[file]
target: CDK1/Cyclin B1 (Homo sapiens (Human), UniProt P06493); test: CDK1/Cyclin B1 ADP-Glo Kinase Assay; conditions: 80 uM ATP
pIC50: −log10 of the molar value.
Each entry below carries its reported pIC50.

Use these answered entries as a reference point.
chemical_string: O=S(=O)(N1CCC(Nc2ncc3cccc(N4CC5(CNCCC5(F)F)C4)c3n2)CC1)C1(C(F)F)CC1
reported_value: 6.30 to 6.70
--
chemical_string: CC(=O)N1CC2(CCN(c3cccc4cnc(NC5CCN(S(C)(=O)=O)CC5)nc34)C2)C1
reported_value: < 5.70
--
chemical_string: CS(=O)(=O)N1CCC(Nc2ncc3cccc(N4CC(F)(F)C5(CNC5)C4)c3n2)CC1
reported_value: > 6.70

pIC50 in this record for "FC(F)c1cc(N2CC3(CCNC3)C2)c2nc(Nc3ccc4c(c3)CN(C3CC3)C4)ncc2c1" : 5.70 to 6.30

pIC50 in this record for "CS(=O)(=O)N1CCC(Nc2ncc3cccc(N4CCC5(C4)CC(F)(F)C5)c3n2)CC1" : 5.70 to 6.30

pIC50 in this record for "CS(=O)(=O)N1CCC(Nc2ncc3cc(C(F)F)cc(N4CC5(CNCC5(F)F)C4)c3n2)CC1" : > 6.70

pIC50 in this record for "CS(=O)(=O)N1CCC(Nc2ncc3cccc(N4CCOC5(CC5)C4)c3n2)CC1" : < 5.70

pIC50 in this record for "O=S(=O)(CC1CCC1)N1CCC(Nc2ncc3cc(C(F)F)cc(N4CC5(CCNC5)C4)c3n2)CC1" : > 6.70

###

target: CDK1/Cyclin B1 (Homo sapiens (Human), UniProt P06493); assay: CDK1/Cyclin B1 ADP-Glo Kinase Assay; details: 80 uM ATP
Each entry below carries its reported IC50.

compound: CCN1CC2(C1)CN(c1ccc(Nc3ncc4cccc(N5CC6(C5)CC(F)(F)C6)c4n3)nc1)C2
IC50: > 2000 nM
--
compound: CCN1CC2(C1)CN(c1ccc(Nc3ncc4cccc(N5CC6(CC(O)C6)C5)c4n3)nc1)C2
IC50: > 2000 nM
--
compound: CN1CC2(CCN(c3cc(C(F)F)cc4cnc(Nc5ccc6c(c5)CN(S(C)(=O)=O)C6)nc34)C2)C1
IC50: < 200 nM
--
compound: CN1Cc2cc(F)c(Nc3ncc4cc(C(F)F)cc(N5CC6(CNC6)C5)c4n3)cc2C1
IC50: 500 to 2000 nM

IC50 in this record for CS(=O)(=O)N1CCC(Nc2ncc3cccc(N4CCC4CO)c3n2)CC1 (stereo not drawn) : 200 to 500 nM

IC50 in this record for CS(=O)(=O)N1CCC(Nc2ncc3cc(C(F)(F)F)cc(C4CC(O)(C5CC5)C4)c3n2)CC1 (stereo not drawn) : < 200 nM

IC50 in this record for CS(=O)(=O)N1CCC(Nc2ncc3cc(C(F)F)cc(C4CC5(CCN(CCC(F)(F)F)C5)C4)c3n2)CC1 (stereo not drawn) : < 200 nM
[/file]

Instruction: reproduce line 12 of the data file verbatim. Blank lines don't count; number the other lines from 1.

reported_value: > 6.70